The ongoing spat between Athletics South Africa and Sascoc, however, shows that sports administrators are often more concerned about power, political allegiances and bank balances than what’s happening on the field of play.
Elroy Gelant will start South Africa’s international campaign today when he attempts to qualify for the World indoor championships at a meeting in Mandeville, France.
If the chaos behind the scenes back home is not addressed, though, the danger seems very real that Gelant and the rest of his countrymen aiming to compete at the Worlds will be left high and dry.
Sascoc lifted its suspension of ASA this week, but by taking a firm stance in support of the federation’s interim board, there is even more confusion around the future of athletics in this country.
James Evans is still the internationally recognised leader of the sport, and it seems only he and his depleted executive can enter teams for international events.
Sascoc may support the interim committee, but the IAAF does not, and as things stand they will not be allowed to send a team to the indoor Worlds or the World Half-Marathon Championships, which are both next month.
Local administrators seem unable to solve the ongoing tit-for-tat conflict between Evans and the interim board, who both claim they hold power, and who both make solid points in their own defence.
By this point, just about every senior administrator in the sport has been suspended by somebody, and the argument, as confusing as it is, is starting to sound like a playground fight. “You can’t tag me because I tagged you first! Take that back or I’m telling the teacher!”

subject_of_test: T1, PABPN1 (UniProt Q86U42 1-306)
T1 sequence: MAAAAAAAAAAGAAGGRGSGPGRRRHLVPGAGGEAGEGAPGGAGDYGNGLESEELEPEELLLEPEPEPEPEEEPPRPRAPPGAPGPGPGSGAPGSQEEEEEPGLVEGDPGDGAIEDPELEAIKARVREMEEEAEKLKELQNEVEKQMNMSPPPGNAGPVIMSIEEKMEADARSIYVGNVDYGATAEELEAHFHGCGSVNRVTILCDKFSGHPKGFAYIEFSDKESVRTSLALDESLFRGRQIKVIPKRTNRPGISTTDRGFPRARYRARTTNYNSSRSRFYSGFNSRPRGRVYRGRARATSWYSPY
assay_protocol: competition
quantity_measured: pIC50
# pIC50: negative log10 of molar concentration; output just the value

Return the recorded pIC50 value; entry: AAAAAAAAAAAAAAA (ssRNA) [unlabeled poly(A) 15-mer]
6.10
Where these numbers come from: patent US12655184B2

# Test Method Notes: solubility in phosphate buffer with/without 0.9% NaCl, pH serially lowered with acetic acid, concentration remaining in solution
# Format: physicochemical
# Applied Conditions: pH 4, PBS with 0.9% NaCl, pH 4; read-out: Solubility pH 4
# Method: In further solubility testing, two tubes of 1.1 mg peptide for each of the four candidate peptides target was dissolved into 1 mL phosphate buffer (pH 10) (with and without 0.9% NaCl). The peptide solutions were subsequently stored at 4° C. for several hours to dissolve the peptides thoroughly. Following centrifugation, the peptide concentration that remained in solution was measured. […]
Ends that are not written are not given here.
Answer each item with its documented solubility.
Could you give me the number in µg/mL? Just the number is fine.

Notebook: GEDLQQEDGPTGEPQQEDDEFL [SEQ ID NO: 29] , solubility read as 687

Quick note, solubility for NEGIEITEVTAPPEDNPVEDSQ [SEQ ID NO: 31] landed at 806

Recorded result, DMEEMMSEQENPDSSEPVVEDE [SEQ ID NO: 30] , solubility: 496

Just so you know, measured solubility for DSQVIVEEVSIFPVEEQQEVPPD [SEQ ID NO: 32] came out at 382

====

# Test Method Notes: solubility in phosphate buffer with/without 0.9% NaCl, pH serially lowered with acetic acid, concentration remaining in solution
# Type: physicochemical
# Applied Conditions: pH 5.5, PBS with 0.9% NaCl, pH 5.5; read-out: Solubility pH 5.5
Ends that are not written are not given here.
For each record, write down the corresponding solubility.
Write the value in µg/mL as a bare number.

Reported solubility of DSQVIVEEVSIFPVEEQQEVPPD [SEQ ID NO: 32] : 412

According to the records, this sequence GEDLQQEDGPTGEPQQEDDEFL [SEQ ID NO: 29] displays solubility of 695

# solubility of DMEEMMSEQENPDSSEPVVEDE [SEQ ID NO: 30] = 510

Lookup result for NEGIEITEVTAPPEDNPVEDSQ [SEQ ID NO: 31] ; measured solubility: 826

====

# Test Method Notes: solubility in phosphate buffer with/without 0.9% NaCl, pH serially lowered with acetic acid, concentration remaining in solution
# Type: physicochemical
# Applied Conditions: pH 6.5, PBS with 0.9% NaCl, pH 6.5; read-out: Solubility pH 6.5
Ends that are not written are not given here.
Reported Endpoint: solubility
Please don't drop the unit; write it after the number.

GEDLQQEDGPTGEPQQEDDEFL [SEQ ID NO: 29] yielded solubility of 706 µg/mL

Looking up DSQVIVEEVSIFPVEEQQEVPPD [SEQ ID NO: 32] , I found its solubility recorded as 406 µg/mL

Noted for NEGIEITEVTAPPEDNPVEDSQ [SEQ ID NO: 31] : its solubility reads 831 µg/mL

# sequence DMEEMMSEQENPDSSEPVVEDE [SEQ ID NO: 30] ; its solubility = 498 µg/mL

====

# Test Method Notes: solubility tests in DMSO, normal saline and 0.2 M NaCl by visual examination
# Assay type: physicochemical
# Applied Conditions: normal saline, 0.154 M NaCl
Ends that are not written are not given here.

Meanwhile, the qualifying criteria for international events remains unclear, and two separate teams are likely to be selected for each of them, including this month’s Southern Region cross country championships, which will be hosted by South Africa.
The IAAF will not accept a team selected by the interim board, but Sascoc will not sanction a team selected by Evans – where does that leave the athletes?
Who should Gelant believe is making the decision, and if he’s left out of one team and included in the other, does he keep training for the global championships or switch his focus to the outdoor campaign?
And who is going to inform a young athlete, after naming them in one of the teams, that they have since been removed because administrators can’t seem to get their ducks in a row.
The IAAF needs to arrive soon, put its foot down and offer a way forward. Perhaps when Cheikh Thiare does eventually get here, he’ll address the problem at hand, and prove that athletes are given priority by putting them first.
At the moment, it’s clearly not all about the athletes, and someone needs to change that.